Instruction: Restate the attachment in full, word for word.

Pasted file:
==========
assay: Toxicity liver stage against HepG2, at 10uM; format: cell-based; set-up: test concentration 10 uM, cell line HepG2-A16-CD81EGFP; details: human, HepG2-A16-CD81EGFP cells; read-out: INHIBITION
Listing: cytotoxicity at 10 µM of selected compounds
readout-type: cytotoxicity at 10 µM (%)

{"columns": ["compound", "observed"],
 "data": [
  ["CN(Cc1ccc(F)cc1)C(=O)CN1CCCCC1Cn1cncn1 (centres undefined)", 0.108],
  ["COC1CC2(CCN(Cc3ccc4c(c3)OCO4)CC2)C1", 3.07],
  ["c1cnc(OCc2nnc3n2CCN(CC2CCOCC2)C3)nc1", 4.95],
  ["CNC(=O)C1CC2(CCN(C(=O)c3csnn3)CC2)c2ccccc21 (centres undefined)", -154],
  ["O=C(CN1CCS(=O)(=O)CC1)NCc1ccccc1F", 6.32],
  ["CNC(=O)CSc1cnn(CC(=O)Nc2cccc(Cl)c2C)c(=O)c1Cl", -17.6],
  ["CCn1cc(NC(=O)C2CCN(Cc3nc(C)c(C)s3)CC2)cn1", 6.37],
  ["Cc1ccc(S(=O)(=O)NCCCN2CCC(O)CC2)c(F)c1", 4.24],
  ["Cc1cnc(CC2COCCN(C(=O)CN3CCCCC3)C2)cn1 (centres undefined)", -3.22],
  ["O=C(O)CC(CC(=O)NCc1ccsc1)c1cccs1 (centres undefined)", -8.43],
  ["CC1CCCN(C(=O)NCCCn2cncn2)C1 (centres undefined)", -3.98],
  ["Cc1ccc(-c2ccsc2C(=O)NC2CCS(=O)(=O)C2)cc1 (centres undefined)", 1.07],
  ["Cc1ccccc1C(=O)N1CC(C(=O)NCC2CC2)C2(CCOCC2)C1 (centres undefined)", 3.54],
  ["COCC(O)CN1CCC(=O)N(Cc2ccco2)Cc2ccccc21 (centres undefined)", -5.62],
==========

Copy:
assay: Toxicity liver stage against HepG2, at 10uM; format: cell-based; set-up: test concentration 10 uM, cell line HepG2-A16-CD81EGFP; details: human, HepG2-A16-CD81EGFP cells; read-out: INHIBITION
Listing: cytotoxicity at 10 µM of selected compounds
readout-type: cytotoxicity at 10 µM (%)

{"columns": ["compound", "observed"],
 "data": [
  ["CN(Cc1ccc(F)cc1)C(=O)CN1CCCCC1Cn1cncn1 (centres undefined)", 0.108],
  ["COC1CC2(CCN(Cc3ccc4c(c3)OCO4)CC2)C1", 3.07],
  ["c1cnc(OCc2nnc3n2CCN(CC2CCOCC2)C3)nc1", 4.95],
  ["CNC(=O)C1CC2(CCN(C(=O)c3csnn3)CC2)c2ccccc21 (centres undefined)", -154],
  ["O=C(CN1CCS(=O)(=O)CC1)NCc1ccccc1F", 6.32],
  ["CNC(=O)CSc1cnn(CC(=O)Nc2cccc(Cl)c2C)c(=O)c1Cl", -17.6],
  ["CCn1cc(NC(=O)C2CCN(Cc3nc(C)c(C)s3)CC2)cn1", 6.37],
  ["Cc1ccc(S(=O)(=O)NCCCN2CCC(O)CC2)c(F)c1", 4.24],
  ["Cc1cnc(CC2COCCN(C(=O)CN3CCCCC3)C2)cn1 (centres undefined)", -3.22],
  ["O=C(O)CC(CC(=O)NCc1ccsc1)c1cccs1 (centres undefined)", -8.43],
  ["CC1CCCN(C(=O)NCCCn2cncn2)C1 (centres undefined)", -3.98],
  ["Cc1ccc(-c2ccsc2C(=O)NC2CCS(=O)(=O)C2)cc1 (centres undefined)", 1.07],
  ["Cc1ccccc1C(=O)N1CC(C(=O)NCC2CC2)C2(CCOCC2)C1 (centres undefined)", 3.54],
  ["COCC(O)CN1CCC(=O)N(Cc2ccco2)Cc2ccccc21 (centres undefined)", -5.62],